Assessment and recommendations
Over the past two decades Turkey has successfully shifted to a growth strategy based on open and competitive markets. However, recurrent macroeconomic instabilities slowed down trend growth. The recovery from the 2001 crisis has brought an unprecedented period of high growth and the first palpable signs of sustained catch-up and convergence. Currently Turkey is in the difficult transition period from a successful exit from "post-crisis recovery" to a path of sustainable high growth.
New challenges facing the Turkish economy
Over the past two decades Turkey has successfully implemented a growth strategy based on competitive markets. The strategy nurtured a highly dynamic and vibrant private business sector, which started to make much more effective use of global capital, technology and market resources. However, this new growth trajectory remained vulnerable to deep and recurrent macroeconomic shocks. After the most severe of a succession of "boom and bust" cycles in 2001, a far-reaching fiscal, monetary and institutional reform package was put in place. A steady acceleration in economic growth followed, with an average growth rate of nearly 7% per year over the period 2002-07, confirmed by the latest GDP revisions. Large numbers of new jobs were created in industry and services, together with a spectacular decline in inflation. Fiscal balances improved remarkably and the public debt ratio was put on a steadily declining path.
Shifting to a pro-growth fiscal strategy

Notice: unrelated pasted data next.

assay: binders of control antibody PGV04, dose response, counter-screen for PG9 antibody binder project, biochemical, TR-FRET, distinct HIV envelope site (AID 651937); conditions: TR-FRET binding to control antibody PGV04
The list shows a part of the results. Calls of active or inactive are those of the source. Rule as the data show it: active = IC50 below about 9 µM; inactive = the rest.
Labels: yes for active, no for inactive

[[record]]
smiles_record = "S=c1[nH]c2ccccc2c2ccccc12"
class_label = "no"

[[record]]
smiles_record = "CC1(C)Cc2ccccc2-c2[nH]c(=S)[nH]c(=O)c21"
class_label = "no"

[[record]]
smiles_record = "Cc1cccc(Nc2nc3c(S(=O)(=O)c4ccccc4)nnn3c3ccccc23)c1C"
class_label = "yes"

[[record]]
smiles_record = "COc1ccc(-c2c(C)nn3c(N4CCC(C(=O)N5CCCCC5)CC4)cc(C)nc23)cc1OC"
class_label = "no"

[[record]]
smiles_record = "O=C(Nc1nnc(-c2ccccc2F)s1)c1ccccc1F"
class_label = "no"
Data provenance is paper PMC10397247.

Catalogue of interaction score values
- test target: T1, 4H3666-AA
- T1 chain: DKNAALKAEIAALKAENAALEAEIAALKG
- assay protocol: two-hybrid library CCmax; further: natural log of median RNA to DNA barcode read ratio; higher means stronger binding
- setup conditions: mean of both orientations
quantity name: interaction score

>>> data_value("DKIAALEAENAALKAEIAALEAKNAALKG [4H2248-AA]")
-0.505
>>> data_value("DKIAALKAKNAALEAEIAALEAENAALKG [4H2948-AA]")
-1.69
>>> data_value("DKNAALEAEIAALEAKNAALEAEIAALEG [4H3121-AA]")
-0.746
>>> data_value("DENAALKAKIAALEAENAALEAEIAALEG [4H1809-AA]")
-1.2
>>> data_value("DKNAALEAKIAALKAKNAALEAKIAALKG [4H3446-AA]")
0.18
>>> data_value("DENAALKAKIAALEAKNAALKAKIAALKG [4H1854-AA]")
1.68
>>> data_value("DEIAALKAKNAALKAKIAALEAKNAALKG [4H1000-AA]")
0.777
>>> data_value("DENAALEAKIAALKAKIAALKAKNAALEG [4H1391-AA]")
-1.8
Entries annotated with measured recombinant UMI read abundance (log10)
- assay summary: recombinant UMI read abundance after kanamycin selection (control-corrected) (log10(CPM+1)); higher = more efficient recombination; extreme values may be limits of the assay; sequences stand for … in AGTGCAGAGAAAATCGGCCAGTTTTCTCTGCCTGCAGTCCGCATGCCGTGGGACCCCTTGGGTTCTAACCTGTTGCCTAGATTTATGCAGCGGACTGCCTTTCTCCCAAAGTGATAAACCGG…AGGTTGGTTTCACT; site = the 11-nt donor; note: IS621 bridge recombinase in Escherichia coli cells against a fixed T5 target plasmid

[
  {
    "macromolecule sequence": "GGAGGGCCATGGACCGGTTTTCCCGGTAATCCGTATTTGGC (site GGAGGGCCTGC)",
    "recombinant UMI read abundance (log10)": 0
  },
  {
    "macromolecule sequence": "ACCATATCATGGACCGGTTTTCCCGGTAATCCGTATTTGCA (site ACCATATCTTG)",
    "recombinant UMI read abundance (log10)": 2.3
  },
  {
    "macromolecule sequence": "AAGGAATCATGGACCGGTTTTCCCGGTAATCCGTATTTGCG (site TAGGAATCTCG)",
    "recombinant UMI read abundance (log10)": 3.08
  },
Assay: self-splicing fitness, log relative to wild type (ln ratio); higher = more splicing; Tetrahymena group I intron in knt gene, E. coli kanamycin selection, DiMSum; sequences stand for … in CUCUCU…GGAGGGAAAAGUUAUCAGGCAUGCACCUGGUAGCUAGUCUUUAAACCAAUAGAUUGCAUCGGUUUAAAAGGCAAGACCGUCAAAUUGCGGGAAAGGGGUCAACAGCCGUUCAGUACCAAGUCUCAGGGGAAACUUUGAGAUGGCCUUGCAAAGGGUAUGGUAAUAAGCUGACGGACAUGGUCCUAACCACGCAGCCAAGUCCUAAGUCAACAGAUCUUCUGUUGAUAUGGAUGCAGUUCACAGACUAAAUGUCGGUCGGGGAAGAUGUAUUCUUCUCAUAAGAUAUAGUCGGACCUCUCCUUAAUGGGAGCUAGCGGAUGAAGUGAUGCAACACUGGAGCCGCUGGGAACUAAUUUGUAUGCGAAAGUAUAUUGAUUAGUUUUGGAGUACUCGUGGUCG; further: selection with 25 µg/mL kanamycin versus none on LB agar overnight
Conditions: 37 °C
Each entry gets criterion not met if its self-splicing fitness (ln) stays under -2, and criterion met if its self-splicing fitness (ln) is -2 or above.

Following six years of very tight fiscal policies, which contributed to the restoration of macroeconomic stability, debt sustainability and investor confidence after the 2001 crisis, Turkey is faced with a fiscal policy challenge: how to: i) preserve a rigorous fiscal policy stance; while ii) both improving the quality and cost-efficiency of key public services and developing the country’s infrastructure; and iii) simultaneously reducing the most distortive aspects of the Turkish tax system. In response to this challenge the government is trying to develop a new pro-growth fiscal strategy. As the Stand-By Arrangement with the IMF – which formed a decisive anchor for fiscal policy since 2001 – expired in mid-2008, Turkey faces the task of putting in place a suitable macroeconomic and institutional framework which would preserve the credibility gained under IMF surveillance, while delivering the needed changes in revenue and public expenditure structures.
Monetary policy: facing the challenges
Monetary policy has been one of the main pillars of the post-2001 stabilisation programme. The Central Bank was made an operationally independent institution with a legal mandate to achieve price stability. Fiscal consolidation backed monetary policy, reducing fiscal dominance and reinforcing the independence (the capacity to adjust interest rates independently in order to meet policy objectives) of the Central Bank. Improved fundamentals coupled with a benign global environment have led to a reduction in the risk premium, attracting strong capital inflows and triggering currency appreciation, which also helped with disinflation. Headline inflation fell from around 70% at the end of 2001 to 7.7% by the end of 2005.
Enhancing competitiveness by fostering the growth of the formal sector
The Turkish business sector’s successful post-crisis performance has come under strain. Mounting competition from low-cost countries and strong real currency appreciation – until the early months of 2008 – have together undermined the performance of the trade-exposed sector, in particular of the segments dependent on low-skilled labour and domestic inputs. The resulting competitive squeeze gradually spilled-over to trade-sheltered activities, slowing down GDP growth.
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